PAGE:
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Sega Dreamcast

The Sega Dreamcast is the most recent Sega console to date even though it is officially dead. It was released in 1999 long before other similar consoles were and enjoyed brisk sales its first season. It was an attempt to break into the console market with a next generation[?] system designed to supersede Sony's PlayStation and Nintendo's N64, but mainly because of doubt (most Sega consoles have been failures) and anticipation of the Nintendo GameCube, Sony PlayStation 2, and Microsoft Xbox, it lost a lot of steam and Sega began to lose money once again. Early 2001?, Sega announced that the Dreamcast was to be discontinued but that new games would still be made. The failure of the Dreamcast was the final blow that took Sega out of the hardware business.

Dreamcast used a proprietary format called GD-ROM for storing games in order to foil software pirates, a strategy that ultimately backfired when the first run of discs had a high rate of defects, and pirates managed to pirate the games anyway (in some cases the pirated games were released before the legitimate versions!).

Microsoft cooperated with Sega hoping to promote its Windows CE for video games, but Windows CE for the Dreamcast showed bad performance and because of that was only used for very few games. The libraries Sega offered much more performance, but they were more difficult to program.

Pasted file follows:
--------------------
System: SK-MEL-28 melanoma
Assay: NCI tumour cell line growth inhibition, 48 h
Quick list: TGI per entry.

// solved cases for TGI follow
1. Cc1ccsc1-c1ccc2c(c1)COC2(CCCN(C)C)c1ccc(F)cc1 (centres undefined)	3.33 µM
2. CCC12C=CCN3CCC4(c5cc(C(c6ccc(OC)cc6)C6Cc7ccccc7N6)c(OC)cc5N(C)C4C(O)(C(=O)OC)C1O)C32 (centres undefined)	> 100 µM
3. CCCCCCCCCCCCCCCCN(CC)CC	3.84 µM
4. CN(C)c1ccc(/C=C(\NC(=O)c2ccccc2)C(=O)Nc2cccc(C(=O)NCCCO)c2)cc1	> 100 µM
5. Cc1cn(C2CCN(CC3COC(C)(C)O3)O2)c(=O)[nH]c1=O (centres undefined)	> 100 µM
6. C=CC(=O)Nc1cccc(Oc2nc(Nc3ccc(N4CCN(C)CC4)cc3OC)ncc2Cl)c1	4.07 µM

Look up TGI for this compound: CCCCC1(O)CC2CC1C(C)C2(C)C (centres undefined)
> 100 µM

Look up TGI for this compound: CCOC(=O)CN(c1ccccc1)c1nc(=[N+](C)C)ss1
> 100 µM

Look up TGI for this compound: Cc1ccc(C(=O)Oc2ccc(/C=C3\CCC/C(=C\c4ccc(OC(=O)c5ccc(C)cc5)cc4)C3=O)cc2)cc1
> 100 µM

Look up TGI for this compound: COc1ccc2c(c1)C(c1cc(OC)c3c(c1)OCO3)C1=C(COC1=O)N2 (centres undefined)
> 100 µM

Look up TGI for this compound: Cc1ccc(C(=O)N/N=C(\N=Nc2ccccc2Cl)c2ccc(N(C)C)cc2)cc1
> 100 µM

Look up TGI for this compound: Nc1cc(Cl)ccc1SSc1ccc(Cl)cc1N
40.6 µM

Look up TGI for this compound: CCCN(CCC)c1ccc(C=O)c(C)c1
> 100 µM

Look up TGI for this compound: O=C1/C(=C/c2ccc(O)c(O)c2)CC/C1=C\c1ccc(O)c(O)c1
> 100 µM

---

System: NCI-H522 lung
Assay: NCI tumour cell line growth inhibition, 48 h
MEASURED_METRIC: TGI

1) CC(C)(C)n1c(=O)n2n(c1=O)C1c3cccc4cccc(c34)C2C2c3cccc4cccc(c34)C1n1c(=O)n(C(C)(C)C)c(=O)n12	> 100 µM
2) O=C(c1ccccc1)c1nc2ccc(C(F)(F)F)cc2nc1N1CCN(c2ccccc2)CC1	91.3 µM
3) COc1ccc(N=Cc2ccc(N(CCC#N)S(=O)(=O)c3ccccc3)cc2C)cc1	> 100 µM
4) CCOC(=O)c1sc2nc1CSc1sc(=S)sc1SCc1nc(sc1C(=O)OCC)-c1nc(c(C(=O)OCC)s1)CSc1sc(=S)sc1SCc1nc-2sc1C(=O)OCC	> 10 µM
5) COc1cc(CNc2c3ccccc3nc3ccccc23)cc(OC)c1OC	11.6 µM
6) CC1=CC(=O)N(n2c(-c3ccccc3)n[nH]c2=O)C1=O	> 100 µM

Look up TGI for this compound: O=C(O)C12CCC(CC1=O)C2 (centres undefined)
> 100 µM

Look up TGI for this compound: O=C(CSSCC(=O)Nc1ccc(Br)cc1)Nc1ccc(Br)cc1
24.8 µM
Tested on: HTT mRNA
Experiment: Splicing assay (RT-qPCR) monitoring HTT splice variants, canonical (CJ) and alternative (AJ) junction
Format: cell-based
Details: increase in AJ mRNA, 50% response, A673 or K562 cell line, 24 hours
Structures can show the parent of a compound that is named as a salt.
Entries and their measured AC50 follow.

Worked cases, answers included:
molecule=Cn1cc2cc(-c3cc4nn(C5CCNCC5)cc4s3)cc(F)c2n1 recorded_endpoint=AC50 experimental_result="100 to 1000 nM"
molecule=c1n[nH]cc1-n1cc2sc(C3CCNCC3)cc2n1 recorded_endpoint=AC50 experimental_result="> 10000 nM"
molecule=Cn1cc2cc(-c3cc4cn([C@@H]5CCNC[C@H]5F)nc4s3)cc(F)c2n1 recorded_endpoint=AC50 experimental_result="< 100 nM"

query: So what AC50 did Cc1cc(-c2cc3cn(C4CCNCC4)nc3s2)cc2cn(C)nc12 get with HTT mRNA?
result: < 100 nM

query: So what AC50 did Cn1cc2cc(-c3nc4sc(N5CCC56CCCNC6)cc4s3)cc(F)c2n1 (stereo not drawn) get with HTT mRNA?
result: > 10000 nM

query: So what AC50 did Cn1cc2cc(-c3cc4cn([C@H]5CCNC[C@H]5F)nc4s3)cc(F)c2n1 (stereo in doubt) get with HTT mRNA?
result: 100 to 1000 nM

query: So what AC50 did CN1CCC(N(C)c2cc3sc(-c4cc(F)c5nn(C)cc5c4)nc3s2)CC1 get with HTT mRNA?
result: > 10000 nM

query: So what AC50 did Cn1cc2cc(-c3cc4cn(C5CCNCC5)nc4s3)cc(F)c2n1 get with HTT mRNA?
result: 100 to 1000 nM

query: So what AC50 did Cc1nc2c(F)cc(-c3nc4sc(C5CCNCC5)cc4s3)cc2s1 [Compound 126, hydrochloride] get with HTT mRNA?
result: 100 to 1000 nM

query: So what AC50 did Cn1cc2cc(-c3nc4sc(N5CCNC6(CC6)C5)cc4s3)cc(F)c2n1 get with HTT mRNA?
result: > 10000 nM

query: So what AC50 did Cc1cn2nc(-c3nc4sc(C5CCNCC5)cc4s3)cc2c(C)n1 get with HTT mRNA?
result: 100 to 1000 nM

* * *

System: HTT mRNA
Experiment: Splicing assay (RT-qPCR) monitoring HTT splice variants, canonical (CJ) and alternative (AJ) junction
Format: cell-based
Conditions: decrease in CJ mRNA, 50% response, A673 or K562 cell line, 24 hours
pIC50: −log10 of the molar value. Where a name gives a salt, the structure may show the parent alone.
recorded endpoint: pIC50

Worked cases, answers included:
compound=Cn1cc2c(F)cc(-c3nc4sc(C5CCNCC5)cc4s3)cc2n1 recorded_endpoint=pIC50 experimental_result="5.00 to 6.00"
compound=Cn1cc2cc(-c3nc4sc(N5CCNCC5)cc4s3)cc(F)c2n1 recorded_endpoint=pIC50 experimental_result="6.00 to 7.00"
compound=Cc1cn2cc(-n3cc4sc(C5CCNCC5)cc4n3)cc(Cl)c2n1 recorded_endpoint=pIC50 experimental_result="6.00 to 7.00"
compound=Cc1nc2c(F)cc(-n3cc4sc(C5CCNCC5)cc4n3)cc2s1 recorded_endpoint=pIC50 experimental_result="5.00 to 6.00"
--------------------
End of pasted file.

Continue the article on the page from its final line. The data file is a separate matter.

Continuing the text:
The Dreamcast has a modest hacking enthusiast community. The Availability of Windows CE software development kits on the internet, as well as ports of Linux and NetBSD operating systems to the Dreamcast gave programmers a selection of familiar development tools to work with, even though they do not really support the high speed graphics. A home brew minimal Operating System called Kallistios (http://sourceforge.net/projects/cadcdev/) offers support for most hardware, while not offering multi-tasking, which is superfluous for games.

Sega build a Arcade board based on the same technic as the Dreamcast called Sega NAOMI.

Specifications

  • CPU: SH-4 RISC CPU with 128 Bit graphic computational engine built-in (operating frequency: 206 Mhz 360 MIPS/1.4 GFLOPS)
  • Graphics Engine: PowerVR2 DC (capable of drawing more than 3 million polygons per second)
  • Memory: Main RAM-16 MB, Video RAM-8 MB, Sound RAM-2 MB
  • Sound Card: Super Intelligent (Yamaha) Sound Processor with 32-Bit RISC ARM CPU core built-in (64 channel PCM/ADPCM)
  • GD-ROM Drive: 12x maximum speed (when running in Constant Angular Velocity mode-CAV GD-ROM is a new high density memory medium (capacity = 1.2 GB)
  • Modem: Removable 56kbps modem
  • Color Output: Approx. 16.77 million simultaneous colors

See also



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